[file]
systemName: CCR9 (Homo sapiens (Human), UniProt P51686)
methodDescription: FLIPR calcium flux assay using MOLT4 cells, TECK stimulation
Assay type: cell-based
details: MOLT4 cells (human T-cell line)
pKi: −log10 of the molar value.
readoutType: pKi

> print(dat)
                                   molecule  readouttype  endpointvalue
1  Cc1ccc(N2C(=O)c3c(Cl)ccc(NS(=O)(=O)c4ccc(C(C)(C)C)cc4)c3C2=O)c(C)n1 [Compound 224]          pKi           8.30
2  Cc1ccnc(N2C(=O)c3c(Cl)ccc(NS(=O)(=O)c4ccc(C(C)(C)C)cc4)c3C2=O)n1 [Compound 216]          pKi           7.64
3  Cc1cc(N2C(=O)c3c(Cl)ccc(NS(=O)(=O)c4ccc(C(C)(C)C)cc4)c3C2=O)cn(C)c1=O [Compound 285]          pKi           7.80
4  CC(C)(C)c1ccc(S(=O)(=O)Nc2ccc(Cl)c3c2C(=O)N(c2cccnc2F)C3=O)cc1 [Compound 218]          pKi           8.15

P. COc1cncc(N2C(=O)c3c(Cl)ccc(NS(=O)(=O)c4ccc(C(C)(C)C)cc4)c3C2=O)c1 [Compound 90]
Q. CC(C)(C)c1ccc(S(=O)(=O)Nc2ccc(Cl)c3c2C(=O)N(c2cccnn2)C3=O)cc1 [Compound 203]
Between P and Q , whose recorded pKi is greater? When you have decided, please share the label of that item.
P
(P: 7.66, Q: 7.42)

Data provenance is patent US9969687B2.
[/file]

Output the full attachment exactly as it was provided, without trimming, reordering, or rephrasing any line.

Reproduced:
systemName: CCR9 (Homo sapiens (Human), UniProt P51686)
methodDescription: FLIPR calcium flux assay using MOLT4 cells, TECK stimulation
Assay type: cell-based
details: MOLT4 cells (human T-cell line)
pKi: −log10 of the molar value.
readoutType: pKi

> print(dat)
                                   molecule  readouttype  endpointvalue
1  Cc1ccc(N2C(=O)c3c(Cl)ccc(NS(=O)(=O)c4ccc(C(C)(C)C)cc4)c3C2=O)c(C)n1 [Compound 224]          pKi           8.30
2  Cc1ccnc(N2C(=O)c3c(Cl)ccc(NS(=O)(=O)c4ccc(C(C)(C)C)cc4)c3C2=O)n1 [Compound 216]          pKi           7.64
3  Cc1cc(N2C(=O)c3c(Cl)ccc(NS(=O)(=O)c4ccc(C(C)(C)C)cc4)c3C2=O)cn(C)c1=O [Compound 285]          pKi           7.80
4  CC(C)(C)c1ccc(S(=O)(=O)Nc2ccc(Cl)c3c2C(=O)N(c2cccnc2F)C3=O)cc1 [Compound 218]          pKi           8.15

P. COc1cncc(N2C(=O)c3c(Cl)ccc(NS(=O)(=O)c4ccc(C(C)(C)C)cc4)c3C2=O)c1 [Compound 90]
Q. CC(C)(C)c1ccc(S(=O)(=O)Nc2ccc(Cl)c3c2C(=O)N(c2cccnn2)C3=O)cc1 [Compound 203]
Between P and Q , whose recorded pKi is greater? When you have decided, please share the label of that item.
P
(P: 7.66, Q: 7.42)

Data provenance is patent US9969687B2.